Minister puts 'considerable pressure' on health trusts
Health Minister Edwin Poots has said he has been "applying pressure" to health trusts to find a better way to combat the problems in A&E departments.
It emerged last week that a 77-year-old man died on a hospital trolley at the Royal Victoria Hospital (RVH) after waiting almost 24 hours for a bed.
The A&E department at the City Hospital in Belfast closed last year.
The health minister said that 40 new nurses had been recruited at Antrim Area Hospital.
But the hospital still has a shortage of consultants.
On Tuesday, the director of the Royal College of Nursing said the strain on casualty at the Royal Victoria Hospital (RVH) was preventing staff from delivering proper care.
Mr Poots will reveal details of how he wants to tackle the ongoing problems at the RVH and other A&E departments later on Wednesday.
But he told BBC Radio Ulster that he plans to allow senior nurses to discharge patients at weekends and on public holidays.
The minister also wants to see more patients discharged into the community "to prevent bed-blocking".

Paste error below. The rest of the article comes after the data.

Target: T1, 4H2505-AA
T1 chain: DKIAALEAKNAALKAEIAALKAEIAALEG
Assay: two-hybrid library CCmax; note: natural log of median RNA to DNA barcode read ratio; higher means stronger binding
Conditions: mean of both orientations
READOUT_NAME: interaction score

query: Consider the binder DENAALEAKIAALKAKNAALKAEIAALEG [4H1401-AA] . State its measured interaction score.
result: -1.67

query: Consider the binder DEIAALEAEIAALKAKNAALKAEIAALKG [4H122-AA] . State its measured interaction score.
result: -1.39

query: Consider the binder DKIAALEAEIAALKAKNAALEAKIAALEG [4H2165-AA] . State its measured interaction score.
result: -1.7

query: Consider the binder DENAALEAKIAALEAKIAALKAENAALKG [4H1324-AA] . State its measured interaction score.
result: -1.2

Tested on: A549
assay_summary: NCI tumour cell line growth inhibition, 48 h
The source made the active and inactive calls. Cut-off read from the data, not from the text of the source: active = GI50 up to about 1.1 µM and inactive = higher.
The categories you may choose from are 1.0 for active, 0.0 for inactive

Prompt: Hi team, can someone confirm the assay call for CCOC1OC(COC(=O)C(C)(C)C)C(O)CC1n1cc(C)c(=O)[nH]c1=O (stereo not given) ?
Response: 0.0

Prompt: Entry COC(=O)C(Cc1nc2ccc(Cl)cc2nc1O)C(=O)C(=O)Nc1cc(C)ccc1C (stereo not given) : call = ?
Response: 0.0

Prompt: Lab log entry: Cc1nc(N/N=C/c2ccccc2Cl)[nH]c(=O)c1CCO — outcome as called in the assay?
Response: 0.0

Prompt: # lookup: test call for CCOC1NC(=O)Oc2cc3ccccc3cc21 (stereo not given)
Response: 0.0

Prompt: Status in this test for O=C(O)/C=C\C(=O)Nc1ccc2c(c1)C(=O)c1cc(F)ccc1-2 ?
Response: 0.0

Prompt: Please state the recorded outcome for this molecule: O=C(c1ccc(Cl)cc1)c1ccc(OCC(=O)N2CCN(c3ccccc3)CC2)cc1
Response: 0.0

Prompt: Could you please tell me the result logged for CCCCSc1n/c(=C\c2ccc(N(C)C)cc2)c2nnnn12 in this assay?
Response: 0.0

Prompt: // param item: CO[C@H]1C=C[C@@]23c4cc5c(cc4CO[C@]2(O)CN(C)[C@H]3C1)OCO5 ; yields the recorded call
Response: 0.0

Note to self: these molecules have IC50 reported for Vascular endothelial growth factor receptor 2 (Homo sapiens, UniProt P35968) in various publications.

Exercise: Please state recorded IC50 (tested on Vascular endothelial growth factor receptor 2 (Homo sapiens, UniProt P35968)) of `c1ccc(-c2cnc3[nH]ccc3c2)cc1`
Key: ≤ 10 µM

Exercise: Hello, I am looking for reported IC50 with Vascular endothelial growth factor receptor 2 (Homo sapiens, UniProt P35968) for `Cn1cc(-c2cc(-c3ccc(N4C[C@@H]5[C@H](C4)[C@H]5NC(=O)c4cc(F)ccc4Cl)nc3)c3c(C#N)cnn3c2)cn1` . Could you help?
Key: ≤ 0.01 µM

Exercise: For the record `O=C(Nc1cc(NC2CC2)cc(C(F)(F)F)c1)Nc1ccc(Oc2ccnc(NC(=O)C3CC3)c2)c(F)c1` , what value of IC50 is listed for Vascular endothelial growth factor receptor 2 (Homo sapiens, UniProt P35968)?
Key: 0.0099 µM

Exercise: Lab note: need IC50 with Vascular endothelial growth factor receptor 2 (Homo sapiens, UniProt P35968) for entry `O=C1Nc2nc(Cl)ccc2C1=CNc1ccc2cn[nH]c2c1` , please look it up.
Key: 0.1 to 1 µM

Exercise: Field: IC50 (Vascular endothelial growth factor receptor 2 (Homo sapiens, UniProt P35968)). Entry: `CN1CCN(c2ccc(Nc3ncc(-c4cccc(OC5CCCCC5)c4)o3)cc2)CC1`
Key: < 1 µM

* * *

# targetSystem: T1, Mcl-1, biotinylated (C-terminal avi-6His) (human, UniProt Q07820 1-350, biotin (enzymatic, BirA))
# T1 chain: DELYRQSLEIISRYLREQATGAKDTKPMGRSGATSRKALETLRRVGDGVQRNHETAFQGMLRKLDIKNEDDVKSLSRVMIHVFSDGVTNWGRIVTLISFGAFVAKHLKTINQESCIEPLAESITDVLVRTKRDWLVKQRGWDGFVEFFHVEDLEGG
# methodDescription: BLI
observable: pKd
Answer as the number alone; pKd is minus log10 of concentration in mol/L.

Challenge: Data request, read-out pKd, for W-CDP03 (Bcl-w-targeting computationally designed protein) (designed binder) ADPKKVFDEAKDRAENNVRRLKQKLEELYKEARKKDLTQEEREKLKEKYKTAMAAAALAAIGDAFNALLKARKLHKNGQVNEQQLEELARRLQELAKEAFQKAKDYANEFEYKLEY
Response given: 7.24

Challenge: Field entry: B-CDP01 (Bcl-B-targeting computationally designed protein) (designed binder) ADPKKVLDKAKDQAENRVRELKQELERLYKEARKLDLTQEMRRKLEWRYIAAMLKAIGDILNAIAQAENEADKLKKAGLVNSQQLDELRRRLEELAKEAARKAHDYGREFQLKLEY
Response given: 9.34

He said: "Instead of people being pushed through the system we want them to flow through the system."
Mr Poots told Good Morning Ulster that a 12-hour wait for any patient was "unacceptable" and any such case in the future would warrant a full report.
"We are making very clear that we want to see the 82% of people who are being treated within four hours and discharged or else transferred to a hospital ward moved up to 95%, said Mr Poots.
"I have been applying a considerable amount of pressure on the trusts to improve performance.
"I met with Colm Donaghy, the chief executive of the Belfast Trust, and John Compton, of the Health and Social Care Board, to express my concern at the waiting times and that something needs to be done."
The minister guaranteed that there would be no cuts to front-line services.
"At this stage I haven't seen the plans that have come from the trusts," he said.
"I have to approve those plans and I have made it absolutely clear to the trusts that I will not be allowing front-line services to be affected.
"I will not be accepting a plan that would involve a major reduction in front-line services."
Speaking about Antrim Area Hospital, the minister highlighted recent improvements.
"Things have improved dramatically at Antrim hospital and while there are still problems there isn't to the extent that we had at the Christmas period," he said.
"I believe we can make significant short term improvement in the Royal while we put longer term improvements in place."